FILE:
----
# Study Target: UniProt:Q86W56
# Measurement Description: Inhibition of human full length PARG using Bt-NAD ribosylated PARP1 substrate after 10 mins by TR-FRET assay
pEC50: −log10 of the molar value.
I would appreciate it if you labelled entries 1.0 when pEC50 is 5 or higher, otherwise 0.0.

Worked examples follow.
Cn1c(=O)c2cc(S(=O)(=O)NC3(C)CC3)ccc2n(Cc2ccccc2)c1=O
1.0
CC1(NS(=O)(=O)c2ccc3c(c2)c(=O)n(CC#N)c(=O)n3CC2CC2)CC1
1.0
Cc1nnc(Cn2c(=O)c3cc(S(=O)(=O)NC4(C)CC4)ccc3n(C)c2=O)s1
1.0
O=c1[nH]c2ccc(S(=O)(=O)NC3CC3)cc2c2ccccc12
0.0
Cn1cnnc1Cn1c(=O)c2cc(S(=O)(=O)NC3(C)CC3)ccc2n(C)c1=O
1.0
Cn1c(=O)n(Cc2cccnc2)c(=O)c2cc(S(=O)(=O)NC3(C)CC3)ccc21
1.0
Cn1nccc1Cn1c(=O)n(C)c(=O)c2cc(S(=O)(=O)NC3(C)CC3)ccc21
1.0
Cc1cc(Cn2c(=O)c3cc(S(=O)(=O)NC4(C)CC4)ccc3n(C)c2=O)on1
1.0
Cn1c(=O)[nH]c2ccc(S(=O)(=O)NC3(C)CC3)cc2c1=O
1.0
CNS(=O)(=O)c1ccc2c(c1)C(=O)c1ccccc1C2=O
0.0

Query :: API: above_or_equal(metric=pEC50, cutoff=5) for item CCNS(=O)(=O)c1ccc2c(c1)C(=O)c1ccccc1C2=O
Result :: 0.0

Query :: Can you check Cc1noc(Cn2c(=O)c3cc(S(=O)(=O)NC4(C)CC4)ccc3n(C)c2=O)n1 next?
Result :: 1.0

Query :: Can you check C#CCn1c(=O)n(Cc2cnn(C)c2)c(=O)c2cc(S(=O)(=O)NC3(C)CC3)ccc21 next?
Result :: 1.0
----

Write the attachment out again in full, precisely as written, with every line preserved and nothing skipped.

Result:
# Study Target: UniProt:Q86W56
# Measurement Description: Inhibition of human full length PARG using Bt-NAD ribosylated PARP1 substrate after 10 mins by TR-FRET assay
pEC50: −log10 of the molar value.
I would appreciate it if you labelled entries 1.0 when pEC50 is 5 or higher, otherwise 0.0.

Worked examples follow.
Cn1c(=O)c2cc(S(=O)(=O)NC3(C)CC3)ccc2n(Cc2ccccc2)c1=O
1.0
CC1(NS(=O)(=O)c2ccc3c(c2)c(=O)n(CC#N)c(=O)n3CC2CC2)CC1
1.0
Cc1nnc(Cn2c(=O)c3cc(S(=O)(=O)NC4(C)CC4)ccc3n(C)c2=O)s1
1.0
O=c1[nH]c2ccc(S(=O)(=O)NC3CC3)cc2c2ccccc12
0.0
Cn1cnnc1Cn1c(=O)c2cc(S(=O)(=O)NC3(C)CC3)ccc2n(C)c1=O
1.0
Cn1c(=O)n(Cc2cccnc2)c(=O)c2cc(S(=O)(=O)NC3(C)CC3)ccc21
1.0
Cn1nccc1Cn1c(=O)n(C)c(=O)c2cc(S(=O)(=O)NC3(C)CC3)ccc21
1.0
Cc1cc(Cn2c(=O)c3cc(S(=O)(=O)NC4(C)CC4)ccc3n(C)c2=O)on1
1.0
Cn1c(=O)[nH]c2ccc(S(=O)(=O)NC3(C)CC3)cc2c1=O
1.0
CNS(=O)(=O)c1ccc2c(c1)C(=O)c1ccccc1C2=O
0.0

Query :: API: above_or_equal(metric=pEC50, cutoff=5) for item CCNS(=O)(=O)c1ccc2c(c1)C(=O)c1ccccc1C2=O
Result :: 0.0

Query :: Can you check Cc1noc(Cn2c(=O)c3cc(S(=O)(=O)NC4(C)CC4)ccc3n(C)c2=O)n1 next?
Result :: 1.0

Query :: Can you check C#CCn1c(=O)n(Cc2cnn(C)c2)c(=O)c2cc(S(=O)(=O)NC3(C)CC3)ccc21 next?
Result :: 1.0